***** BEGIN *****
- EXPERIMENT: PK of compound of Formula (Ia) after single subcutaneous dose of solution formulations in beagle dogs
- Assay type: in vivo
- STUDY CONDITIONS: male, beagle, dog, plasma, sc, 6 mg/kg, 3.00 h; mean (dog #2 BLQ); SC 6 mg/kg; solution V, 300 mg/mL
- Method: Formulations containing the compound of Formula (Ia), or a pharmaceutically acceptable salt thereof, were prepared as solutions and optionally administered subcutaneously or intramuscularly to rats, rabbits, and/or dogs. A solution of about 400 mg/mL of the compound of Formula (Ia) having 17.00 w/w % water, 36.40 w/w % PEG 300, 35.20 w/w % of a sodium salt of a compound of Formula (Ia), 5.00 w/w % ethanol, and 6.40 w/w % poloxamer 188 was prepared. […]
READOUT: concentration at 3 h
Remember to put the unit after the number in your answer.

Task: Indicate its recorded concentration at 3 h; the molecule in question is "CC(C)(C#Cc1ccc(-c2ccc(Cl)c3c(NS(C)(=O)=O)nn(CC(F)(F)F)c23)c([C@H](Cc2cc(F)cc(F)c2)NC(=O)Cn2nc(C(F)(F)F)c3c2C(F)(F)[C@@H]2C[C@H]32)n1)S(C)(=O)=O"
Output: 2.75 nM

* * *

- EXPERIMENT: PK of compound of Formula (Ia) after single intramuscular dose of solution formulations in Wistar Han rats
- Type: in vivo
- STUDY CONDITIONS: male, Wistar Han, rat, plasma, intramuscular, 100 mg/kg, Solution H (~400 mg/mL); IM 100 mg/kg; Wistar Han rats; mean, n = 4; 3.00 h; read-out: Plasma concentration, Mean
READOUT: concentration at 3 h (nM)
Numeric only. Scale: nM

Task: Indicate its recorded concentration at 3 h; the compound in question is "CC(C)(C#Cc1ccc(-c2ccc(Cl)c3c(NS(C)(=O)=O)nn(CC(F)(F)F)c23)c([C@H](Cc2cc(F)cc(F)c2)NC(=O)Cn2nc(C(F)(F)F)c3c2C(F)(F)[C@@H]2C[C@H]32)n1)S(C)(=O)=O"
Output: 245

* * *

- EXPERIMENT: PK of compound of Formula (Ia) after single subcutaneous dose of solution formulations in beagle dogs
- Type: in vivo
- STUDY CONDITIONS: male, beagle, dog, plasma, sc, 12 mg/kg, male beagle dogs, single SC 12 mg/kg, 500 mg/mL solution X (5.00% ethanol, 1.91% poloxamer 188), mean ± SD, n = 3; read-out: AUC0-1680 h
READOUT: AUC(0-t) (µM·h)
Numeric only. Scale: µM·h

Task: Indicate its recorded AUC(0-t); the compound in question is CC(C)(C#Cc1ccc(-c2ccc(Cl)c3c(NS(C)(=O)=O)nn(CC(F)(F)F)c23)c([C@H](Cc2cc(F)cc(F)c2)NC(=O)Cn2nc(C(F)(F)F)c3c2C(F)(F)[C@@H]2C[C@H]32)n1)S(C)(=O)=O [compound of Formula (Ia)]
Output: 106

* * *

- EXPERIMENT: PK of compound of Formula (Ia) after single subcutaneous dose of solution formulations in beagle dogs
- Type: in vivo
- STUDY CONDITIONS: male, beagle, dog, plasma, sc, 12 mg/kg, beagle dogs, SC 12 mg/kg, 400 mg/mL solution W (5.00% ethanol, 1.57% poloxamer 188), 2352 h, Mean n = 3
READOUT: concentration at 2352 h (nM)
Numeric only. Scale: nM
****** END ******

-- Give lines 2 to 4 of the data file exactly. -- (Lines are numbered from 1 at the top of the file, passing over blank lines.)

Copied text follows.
- Assay type: in vivo
- STUDY CONDITIONS: male, beagle, dog, plasma, sc, 6 mg/kg, 3.00 h; mean (dog #2 BLQ); SC 6 mg/kg; solution V, 300 mg/mL
- Method: Formulations containing the compound of Formula (Ia), or a pharmaceutically acceptable salt thereof, were prepared as solutions and optionally administered subcutaneously or intramuscularly to rats, rabbits, and/or dogs. A solution of about 400 mg/mL of the compound of Formula (Ia) having 17.00 w/w % water, 36.40 w/w % PEG 300, 35.20 w/w % of a sodium salt of a compound of Formula (Ia), 5.00 w/w % ethanol, and 6.40 w/w % poloxamer 188 was prepared. […]